Numerous articles and videos about farm safety, including those related to protection from manure containment hazards, are available on Penn State Extension’s website. Links to those articles and videos can be found at: .

NRCS also provides helpful information on risks and effective measures to minimize health risks from conditions caused storage of manure in its Agricultural Waste Management Field Handbook – Operation, Maintenance and Safety. Links to that information can be found at:

Other universities also provide helpful information on safety prevention and response to health threats from manure-caused conditions. They can be discovered by doing a search of “manure pit safety” on your web browser.

Pennsylvania State Regulation of Storage Tanks

Pennsylvania’s Storage Tank and Spill Prevention Act (35 P.S. §§ 6021.101 et seq.) governs primarily the state’s regulation of aboveground storage tanks (AST) and underground storage tanks (UST) and storage of certain potentially dangerous or hazardous in those tanks. This Act establishes a comprehensive regulatory program administered through the Division of Storage within the state’s Department of Environmental Protection (DEP).

Determining whether or not your tank is regulated can be complicated, and can depend on several factors, such as size of the tank or storage system, the substance that is stored, and the purpose of use for the substance being stored in the tank. Immediately below is a list of categories of storage tanks that may be subject to or may be exempt from regulation. The list may not include every tank you are currently using.

Tanks located on farms which are NOT regulated under the Act include:

  • A farm or residential AST 1,100 gallons or less in capacity used for storing motor fuel or motor oil for noncommercial purposes.
  • A farm UST 1,100 gallons or less in capacity used for storing motor fuel or motor oil for noncommercial purposes.
  • A farm AST 1,100 gallons or less in capacity used solely to store or contain substances that facilitate the farm’s production of crops, livestock and livestock products.
  • A UST storing heating oil used on the premises where stored
  • An AST 30,000 gallons or less in capacity storing heating oil used on the premises where stored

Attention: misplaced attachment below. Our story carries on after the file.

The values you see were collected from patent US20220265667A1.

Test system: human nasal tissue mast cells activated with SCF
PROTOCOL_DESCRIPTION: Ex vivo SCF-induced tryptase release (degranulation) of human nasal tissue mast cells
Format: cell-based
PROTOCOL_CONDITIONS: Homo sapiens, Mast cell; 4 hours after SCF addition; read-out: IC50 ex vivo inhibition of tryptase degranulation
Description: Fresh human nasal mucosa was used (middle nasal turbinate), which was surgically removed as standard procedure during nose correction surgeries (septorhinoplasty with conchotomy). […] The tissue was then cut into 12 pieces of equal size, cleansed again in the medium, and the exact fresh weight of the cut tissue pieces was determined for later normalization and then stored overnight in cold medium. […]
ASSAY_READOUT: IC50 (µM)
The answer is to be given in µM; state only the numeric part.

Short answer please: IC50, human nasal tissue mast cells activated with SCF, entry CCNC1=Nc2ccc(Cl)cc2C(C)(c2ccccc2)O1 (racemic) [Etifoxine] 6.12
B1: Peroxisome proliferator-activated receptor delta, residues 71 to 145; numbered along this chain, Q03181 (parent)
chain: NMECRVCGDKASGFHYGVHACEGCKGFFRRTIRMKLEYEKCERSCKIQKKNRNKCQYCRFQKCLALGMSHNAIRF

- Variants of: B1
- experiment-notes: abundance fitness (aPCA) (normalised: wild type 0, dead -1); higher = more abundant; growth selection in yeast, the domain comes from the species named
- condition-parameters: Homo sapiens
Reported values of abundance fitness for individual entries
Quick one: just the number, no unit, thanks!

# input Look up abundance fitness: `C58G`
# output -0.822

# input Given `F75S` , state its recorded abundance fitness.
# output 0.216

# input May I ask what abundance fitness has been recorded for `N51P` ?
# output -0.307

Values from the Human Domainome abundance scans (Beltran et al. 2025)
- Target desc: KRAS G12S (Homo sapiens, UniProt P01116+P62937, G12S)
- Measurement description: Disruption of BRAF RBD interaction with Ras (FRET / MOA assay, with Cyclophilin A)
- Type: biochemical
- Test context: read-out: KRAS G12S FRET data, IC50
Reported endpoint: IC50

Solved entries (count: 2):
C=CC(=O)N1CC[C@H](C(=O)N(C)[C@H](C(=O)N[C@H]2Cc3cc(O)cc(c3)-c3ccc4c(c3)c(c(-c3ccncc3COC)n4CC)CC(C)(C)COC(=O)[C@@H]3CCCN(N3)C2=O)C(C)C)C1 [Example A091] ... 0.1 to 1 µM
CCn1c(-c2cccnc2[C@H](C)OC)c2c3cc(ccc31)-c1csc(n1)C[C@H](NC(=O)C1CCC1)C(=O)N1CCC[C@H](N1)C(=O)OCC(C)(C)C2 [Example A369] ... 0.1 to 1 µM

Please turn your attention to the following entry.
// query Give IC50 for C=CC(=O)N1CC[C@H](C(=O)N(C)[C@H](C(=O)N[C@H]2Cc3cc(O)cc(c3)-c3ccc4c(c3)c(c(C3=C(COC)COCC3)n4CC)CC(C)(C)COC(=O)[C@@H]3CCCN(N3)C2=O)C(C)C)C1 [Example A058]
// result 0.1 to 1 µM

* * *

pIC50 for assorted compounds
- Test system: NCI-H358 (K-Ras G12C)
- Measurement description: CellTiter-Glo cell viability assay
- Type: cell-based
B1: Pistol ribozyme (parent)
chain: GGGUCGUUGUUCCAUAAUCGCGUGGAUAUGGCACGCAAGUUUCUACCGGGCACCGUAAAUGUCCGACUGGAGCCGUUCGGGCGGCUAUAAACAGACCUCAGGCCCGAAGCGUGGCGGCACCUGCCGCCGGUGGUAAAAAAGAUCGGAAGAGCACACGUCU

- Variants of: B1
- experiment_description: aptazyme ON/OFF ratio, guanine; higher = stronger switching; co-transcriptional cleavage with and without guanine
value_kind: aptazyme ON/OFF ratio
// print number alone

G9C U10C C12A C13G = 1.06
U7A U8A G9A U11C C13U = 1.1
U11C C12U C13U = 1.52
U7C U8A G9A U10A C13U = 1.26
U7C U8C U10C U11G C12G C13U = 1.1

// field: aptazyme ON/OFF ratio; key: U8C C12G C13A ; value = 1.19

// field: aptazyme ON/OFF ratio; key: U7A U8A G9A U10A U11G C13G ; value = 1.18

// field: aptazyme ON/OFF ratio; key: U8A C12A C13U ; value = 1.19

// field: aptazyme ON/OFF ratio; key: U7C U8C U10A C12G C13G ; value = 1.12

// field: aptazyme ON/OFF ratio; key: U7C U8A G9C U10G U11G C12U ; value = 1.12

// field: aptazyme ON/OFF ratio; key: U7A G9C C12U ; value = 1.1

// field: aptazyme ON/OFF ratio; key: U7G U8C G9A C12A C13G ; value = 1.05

• Propane tanks
  • Pressure vessels operating at greater than 15 psig
  • Liquid manure tanks
  • Tanks not containing a regulated substance
  • Nonstationary tanks that receive, store or dispense regulated substances at different locations within a 12-month period

Tanks located on farms that ARE regulated under the Act include:

  • Farm ASTs and USTs in excess of 1,100 gallons in capacity that store a regulated substance (except for heating purposes, as noted above).
  • USTs in excess of 110 gallons in capacity that store a regulated substance (except for heating purposes, as noted above.

For a tank to be a “farm tank” that is exempt from regulation, at least 50 percent of the products marketed must be produced by the farm operator who owns and uses the tank.

If your tank is subject to regulation, you need to understand and comply with all the Act’s requirements that may apply to your tanks. These include:

  • Registration of the tank and payment of the annual registration fee.
  • Annual payment to the Underground Storage Tank Indemnification Fund administered by the Department of Insurance (UST only).
  • Use of a department-certified installer to install, modify and close tanks.
  • Meeting the technical requirements for tank construction and operation. Total secondary containment is required for new and replacement UST systems.
  • Developing and updating a spill prevention response plan for breaches or significant leakage of substances that may occur in the future.
  • Monitoring for releases using an appropriate leak detection method, such as inventory control, automatic tank gauging and interstitial monitoring.
  • Inspection conducted by department-certified inspectors at the required frequency. An UST facility operations inspection is now required every three years.
  • Reporting any confirmed release of a regulated substance to the appropriate DEP regional office and to local water users downstream. This requirement applies even if your tank is not regulated under the Act.

Standards for federal regulation of USTs are generally consistent with the standards established under state law. But you may need to check to see whether any additional federal requirements may apply for your tank.

DEP has produced several Fact Sheets that provide helpful information on storage tank regulation in the Commonwealth. Included among those Fact Sheets are:

  • An Overview of PA’s Storage Tank and Spill Prevention Act.
  • Farm Storage Tank Requirements.
  • Storage Tank Registration.
  • Financial Responsibility for Underground Storage Tanks.
  • Release Detection: Meeting the Requirements.

Links to these and other Fact Sheets can be found at .

DEP also has established a toll-free telephone number to help answer your questions
regarding the state’s storage tank regulation program.
That number is 800-42-TANKS .